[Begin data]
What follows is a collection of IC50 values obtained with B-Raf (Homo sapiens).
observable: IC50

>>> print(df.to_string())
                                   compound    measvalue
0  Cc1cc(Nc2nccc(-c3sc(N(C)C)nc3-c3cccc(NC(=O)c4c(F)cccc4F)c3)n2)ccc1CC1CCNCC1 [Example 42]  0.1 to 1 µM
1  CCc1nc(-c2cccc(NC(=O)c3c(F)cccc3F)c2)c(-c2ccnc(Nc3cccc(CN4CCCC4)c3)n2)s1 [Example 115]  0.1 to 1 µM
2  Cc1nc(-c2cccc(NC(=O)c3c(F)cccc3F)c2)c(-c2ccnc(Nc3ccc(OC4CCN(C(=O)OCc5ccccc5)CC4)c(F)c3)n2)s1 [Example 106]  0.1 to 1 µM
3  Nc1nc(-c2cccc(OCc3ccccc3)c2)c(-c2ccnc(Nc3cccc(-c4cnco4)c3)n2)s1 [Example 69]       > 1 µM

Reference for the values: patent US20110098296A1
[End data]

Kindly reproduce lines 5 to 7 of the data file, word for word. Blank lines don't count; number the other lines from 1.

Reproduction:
0  Cc1cc(Nc2nccc(-c3sc(N(C)C)nc3-c3cccc(NC(=O)c4c(F)cccc4F)c3)n2)ccc1CC1CCNCC1 [Example 42]  0.1 to 1 µM
1  CCc1nc(-c2cccc(NC(=O)c3c(F)cccc3F)c2)c(-c2ccnc(Nc3cccc(CN4CCCC4)c3)n2)s1 [Example 115]  0.1 to 1 µM
2  Cc1nc(-c2cccc(NC(=O)c3c(F)cccc3F)c2)c(-c2ccnc(Nc3ccc(OC4CCN(C(=O)OCc5ccccc5)CC4)c(F)c3)n2)s1 [Example 106]  0.1 to 1 µM